The third one was actually thanking people. If you thank somebody for their work—and again this happened in the workshops—I think every team, bar one, put in a summary and a thank you page. And it’s amazing. Thank you goes a long way. Kids, adults, you name it, you say thanks to somebody and it can completely change the mood in the room. Or a relationship between people. So they were really kind of keen on the fact that when you modify a drug or when you finish a task you get taken back to a home page which gives you a confirmation so you know you’ve done something, you’ve migrated back, you’re not just left kind of in limbo halfway through a process. And you also get a thank you. It’s a lot more logical. It lets you know that you’ve finished a task. You can go back and do another task if you choose, but you’re also getting a kind of a digital pat on the back to let you know that you’ve done that piece of information for now, and you can go back at any time, or review, exit the diary, or go back and repeat that step.

Moving on now to mixing modes. This is something that comes up quite a lot. If it’s not can we have a paper backup, it’s what if we want to use two devices within a trial, what if we have a provisioned device that goes out of date, we want to then send something else in. What if we have remote sites who don’t have enough people. Do we send tablets. Should we send handhelds to certain people’s homes because they can’t make the trip. We all know from the cognitive interviews and usability testing, despite the fact that regulators might not look at it that way, there’s very little if any difference between those modes. And again that comes down to things being designed properly. So the cognitive interviewing and usability testing has been done and redone and overdone, and hopefully someday we’ll get away from that.

[14:52]

In this study we conducted cognitive interviews and usability testing because that’s what you do. And this is an amalgamation of a few different studies where we’ve looked at mixing modes. So apart from are the modes equivalent from the cognitive interviews and usability testing, we also had a specific question in mind of do patients have a preference, and if they do does it really matter. Will a patient choose not to use a handheld or web or paper because they have a tablet, or vice versa.

So here are some of the quotes that came back from interviewees. “I don’t really text, I’m not familiar enough but you know I could certainly use a handheld device, it wouldn’t really trouble me.” And this isn’t really hard data, right, this is just feedback from patients. But it’s powerful stuff because it shows that, again, if you get feedback from people you’ve answered your question right there, you know, you’ve asked about patient preference. People come up with things you wouldn’t necessarily think to ask. If you give them the chance to give feedback they’ll give it. You might get answers to questions you never even thought about. Somebody said, “This beats paper, because it’s better for the environment.” That’s an argument in itself. And now, “I would choose that over paper if I had a choice, I would feel good about it.” Feeling good about something if it’s well designed will encourage people to use it more, if it’s attractively designed, if they get a good feel for it, if they trust it. Paul mentioned designing things to look like they’re medically designed—blues and whites and lots of clinical colours. That helps people get the sense of yes, this was built by a medical professional. It’s just a really clever usability team that know how to make things look medical.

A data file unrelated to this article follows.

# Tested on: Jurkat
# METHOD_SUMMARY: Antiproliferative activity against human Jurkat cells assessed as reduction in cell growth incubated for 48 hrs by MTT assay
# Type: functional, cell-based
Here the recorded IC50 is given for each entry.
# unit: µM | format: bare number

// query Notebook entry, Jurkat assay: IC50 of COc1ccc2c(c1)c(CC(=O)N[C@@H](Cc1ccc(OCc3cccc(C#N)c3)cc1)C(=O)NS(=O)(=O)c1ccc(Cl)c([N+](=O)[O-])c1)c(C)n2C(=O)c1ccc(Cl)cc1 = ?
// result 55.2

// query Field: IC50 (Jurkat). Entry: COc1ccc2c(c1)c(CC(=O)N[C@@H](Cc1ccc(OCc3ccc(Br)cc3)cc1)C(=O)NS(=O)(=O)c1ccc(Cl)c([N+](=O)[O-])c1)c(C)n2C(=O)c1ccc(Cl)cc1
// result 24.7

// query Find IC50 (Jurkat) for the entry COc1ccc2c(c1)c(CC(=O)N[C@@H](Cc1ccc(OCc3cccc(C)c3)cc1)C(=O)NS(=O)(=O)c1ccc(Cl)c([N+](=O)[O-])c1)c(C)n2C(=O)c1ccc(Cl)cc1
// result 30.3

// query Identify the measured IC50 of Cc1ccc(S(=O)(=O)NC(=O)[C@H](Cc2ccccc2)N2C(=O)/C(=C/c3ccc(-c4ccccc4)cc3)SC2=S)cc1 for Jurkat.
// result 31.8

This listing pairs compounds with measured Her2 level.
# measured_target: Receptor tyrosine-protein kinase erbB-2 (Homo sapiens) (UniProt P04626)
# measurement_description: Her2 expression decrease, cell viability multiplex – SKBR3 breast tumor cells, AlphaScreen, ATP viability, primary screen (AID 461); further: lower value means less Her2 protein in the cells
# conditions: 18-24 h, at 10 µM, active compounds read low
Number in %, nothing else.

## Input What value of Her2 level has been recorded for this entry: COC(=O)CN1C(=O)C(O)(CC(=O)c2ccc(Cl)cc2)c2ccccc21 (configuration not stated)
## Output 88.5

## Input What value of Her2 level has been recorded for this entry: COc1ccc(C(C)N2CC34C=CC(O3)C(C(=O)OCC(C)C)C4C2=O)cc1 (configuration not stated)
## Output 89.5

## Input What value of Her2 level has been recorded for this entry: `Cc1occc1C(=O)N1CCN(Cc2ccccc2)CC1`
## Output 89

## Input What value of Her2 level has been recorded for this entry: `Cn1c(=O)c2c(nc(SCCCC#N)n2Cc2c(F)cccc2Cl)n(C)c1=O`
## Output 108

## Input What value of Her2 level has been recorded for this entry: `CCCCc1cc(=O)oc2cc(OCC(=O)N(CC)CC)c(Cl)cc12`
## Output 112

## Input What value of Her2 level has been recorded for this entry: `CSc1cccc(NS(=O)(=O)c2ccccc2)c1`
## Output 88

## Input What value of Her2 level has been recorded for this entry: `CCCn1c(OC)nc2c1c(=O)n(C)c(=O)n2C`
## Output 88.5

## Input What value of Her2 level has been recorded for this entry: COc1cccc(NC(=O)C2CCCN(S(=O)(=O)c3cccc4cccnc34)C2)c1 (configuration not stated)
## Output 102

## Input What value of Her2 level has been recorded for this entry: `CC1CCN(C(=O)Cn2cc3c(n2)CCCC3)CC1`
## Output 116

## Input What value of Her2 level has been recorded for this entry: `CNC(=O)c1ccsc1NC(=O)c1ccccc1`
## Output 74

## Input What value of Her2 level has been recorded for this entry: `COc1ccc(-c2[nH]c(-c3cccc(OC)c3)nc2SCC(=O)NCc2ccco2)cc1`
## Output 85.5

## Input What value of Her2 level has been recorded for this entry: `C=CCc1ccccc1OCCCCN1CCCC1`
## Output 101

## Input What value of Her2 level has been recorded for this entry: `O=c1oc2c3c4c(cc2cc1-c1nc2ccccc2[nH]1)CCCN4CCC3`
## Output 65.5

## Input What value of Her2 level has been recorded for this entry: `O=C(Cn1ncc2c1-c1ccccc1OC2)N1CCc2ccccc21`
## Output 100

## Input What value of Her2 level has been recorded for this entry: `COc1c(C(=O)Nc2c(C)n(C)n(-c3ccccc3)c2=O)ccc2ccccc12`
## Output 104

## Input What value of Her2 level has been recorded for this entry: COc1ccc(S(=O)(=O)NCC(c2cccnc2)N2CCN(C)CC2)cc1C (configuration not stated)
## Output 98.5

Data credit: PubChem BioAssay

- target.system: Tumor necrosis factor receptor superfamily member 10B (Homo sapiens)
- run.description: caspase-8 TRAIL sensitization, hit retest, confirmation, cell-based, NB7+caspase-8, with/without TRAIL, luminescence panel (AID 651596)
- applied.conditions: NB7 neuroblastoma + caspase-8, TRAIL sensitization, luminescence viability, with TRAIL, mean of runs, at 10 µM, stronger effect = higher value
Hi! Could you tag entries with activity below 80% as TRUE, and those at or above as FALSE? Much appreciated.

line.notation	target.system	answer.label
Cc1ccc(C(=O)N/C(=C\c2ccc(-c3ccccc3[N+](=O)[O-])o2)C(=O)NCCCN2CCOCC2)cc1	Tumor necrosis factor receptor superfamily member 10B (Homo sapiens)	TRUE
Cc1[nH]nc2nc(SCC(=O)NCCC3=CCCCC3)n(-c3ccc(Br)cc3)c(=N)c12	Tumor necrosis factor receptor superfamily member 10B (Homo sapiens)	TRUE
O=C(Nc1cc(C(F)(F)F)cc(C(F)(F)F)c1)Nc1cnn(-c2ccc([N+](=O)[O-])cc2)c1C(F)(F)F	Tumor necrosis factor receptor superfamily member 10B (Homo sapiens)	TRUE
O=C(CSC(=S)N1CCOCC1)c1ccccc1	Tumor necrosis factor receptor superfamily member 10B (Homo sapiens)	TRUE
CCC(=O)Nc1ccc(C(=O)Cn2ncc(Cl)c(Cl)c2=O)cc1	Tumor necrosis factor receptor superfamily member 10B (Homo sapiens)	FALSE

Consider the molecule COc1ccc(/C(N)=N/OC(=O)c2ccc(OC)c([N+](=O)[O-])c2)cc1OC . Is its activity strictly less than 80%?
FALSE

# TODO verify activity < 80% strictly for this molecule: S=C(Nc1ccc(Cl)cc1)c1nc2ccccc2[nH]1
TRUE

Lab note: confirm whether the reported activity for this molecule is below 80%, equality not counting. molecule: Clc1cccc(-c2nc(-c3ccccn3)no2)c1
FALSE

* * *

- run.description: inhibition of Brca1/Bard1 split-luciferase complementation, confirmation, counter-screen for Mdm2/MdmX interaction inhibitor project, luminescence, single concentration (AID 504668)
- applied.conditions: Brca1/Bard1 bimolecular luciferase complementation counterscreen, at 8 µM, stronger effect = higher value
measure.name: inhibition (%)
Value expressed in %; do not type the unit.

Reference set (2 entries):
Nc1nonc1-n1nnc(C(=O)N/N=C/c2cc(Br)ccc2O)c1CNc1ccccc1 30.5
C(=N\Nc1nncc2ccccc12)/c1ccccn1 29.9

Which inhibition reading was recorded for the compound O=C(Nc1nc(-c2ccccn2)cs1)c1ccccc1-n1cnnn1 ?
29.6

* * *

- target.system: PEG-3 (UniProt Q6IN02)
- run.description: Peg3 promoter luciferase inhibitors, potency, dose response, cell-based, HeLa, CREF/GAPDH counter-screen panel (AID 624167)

When it came to preference, people were talking about, “If I had a choice I’d pick a tablet,” but, you know, my answers wouldn’t change based on that mode of administration. And they like the fact that the electronic mode made you look at one picture or one image or one question, a body map or a VAS scale or any of the questions within a questionnaire. And it made you focus in on that piece alone and not start looking at the other six questions on that page. And you’re forced to kind of just select from the answers that were there, you didn’t have to go through a page or think about skip logic.

But what I really liked about this was the fact that people—and this came up quite a lot, I probably should have had that in a larger bubble and flashing and jumping out because it is important. We know from the usability testing and cognitive interviewing it doesn't matter. But now we’re getting proper patient feedback to say I really wouldn’t answer things any differently. So they’re telling you they’re not going to answer differently. You’ve also got data from the cognitive interviews to say they’re not going to answer differently. There’s so many statistical equivalence papers. I mean the two that we mentioned yesterday—so Paul and the team from ICON and the Gwaltney paper beforehand—that issue of equivalence shouldn’t be an issue. We don’t think about paper being so great, we never think about US sized paper and A4, right. But they are two different sizes. But we don’t think about equivalence there. So it’s unusual.